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in the Digha Nikaya 16 The Buddhas Final Nibbhana , the Buddha blames Ananda for not requesting that the Buddha live for aeons, three times. he had only asked him twice. Why does the Buddha blame him ? And the Blessed One answered, saying: "Enough, Ananda. Do not entreat the Tathagata, for the time is past, Ananda, for such an entreaty."

50-51. But for a second and a third time, the Venerable Ananda said to the Blessed One: "May the Blessed One remain, O Lord! May the Happy One remain, O Lord, throughout the world-period, for the welfare and happiness of the multitude, out of compassion for the world, for the benefit, well being, and happiness of gods and men!"

  1. Then the Blessed One said: "Do you have faith, Ananda, in the Enlightenment of the Tathagata?" And the Venerable Ananda replied: "Yes, O Lord, I do."

"Then how, Ananda, can you persist against the Tathagata even up to the third time?"

  1. Then the Venerable Ananda said: "This, O Lord, I have heard and learned from the Blessed One himself when the Blessed One said to me: 'Whosoever, Ananda, has developed, practiced, employed, strengthened, maintained, scrutinized, and brought to perfection the four constituents of psychic power could, if he so desired, remain throughout a world-period or until the end of it. The Tathagata, Ananda, has done so. Therefore the Tathagata could, if he so desired, remain throughout a world-period or until the end of it.'"

  2. "And did you believe it, Ananda?"

"Yes, O Lord, I did."

"Then, Ananda, the fault is yours. Herein have you failed, inasmuch as you were unable to grasp the plain suggestion, the significant prompting given by the Tathagata, and you did not then entreat the Tathagata to remain. For if you had done so, Ananda, twice the Tathagata might have declined, but the third time he would have consented. Therefore, Ananda, the fault is yours; herein have you failed.

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I cannot provide a definitive answer however the impression is the Buddha tested Ananda to show the Buddha had achieved His mission; which was to fully establish the Sangha and to fully teach the Dhamma. Since Ananda did not immediately respond with urgency when the 80 year old Buddha dropped the hint to Ananda, it demonstrates Ananda was inherently content with the Dhamma teachings provided.

As for the word 'kappaṃ', it obviously does not necessarily mean "forever". According to the Pali dictionary and according to DN 16, it simply means "a very long time".

  • I thank you for this answer, thanks for pointing out that Ananda did not respond with urgency, in other words, he did not desire something different than what was and the Buddha was successful in his teachings and considering the role that Ananda would go on to have, in establishing the suttas and just remembering all the suttas, it is a positive message. I will read it again from this point of view. – Karen Jan 26 at 14:36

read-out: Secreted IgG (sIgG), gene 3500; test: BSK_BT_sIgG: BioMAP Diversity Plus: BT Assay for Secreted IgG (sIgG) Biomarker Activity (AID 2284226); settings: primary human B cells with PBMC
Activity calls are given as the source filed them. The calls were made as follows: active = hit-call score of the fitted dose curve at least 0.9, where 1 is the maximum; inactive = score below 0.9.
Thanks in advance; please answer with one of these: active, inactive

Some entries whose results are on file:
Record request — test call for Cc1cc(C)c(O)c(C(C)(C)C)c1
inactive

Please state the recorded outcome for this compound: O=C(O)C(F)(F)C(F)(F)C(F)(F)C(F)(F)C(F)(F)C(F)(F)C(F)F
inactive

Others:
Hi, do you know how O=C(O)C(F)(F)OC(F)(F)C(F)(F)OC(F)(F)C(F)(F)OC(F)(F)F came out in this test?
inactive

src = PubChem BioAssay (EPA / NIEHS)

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  1. aeons

    It's not aeons, not living forever. It's living only until Buddha's old 100 years.

    Rhys David:

    kappa (adj. n.), anything made with a definite object in view

    So, the translation should be something like this:

    "O Lord! May the Blessed One remain, O Lord! May the Happy One remain, O Lord, throughout the defined median age (Buddha defined it in DN14, AN 7.70).

    Kappa in DN 16 (Kappāvasesaṃ) means the defined median age of Gotama Buddha.

    Kappa in AN 5.23 (PubbenivāsānussatiÑāṇa) means the defined age of the universe's occurrence cycle (from Brāhma's Veda which derived from Anāgāmi Brahma of KassapaBuddha, previous Buddha).

    Kappa in AN 4.156 (AsaṅkheyyaKappa) means the defined uncountable years of each procedure in the universe's occurrence cycle (4 procedures per 1 cycle).

    See the defined median age in Tipitaka:

    DN Mahāvaggo MahānidānaSutta:

    Vipassī lived for 80,000 years. Sikhī lived for 70,000 years. Vessabhū lived for 60,000 years. Kakusandha lived for 40,000 years. Koṇāgamana lived for 30,000 years. Kassapa lived for 20,000 years. For me these days the life-span is short, brief, and fleeting. A long-lived person lives for a century or a little more.

    KN Buddhavaṃsa, 24 Buddhas foresaw:

    Gotama Buddha's age is 100 years old.

    KN Buddhavaṃsa, our Buddha said:

    Even though my age is 100 years old and lesser than the other Buddha, I can let many people enlightened, too.

    Buddhas foresaw  Buddhas foresaw

    ***Search "vassasataṃ" and "vassa sataṃ" here. I will not post the search result direct link because it maybe overuses of a website resource.*

    Atthakatha described the same.

  2. the Buddha blames Ananda for not requesting that the Buddha lives until touch the defined median age, three times. he had only asked him twice.

    Buddha asked Ānanda only 1 time per question after Ānada request the Buddha three times. Buddha's questions are: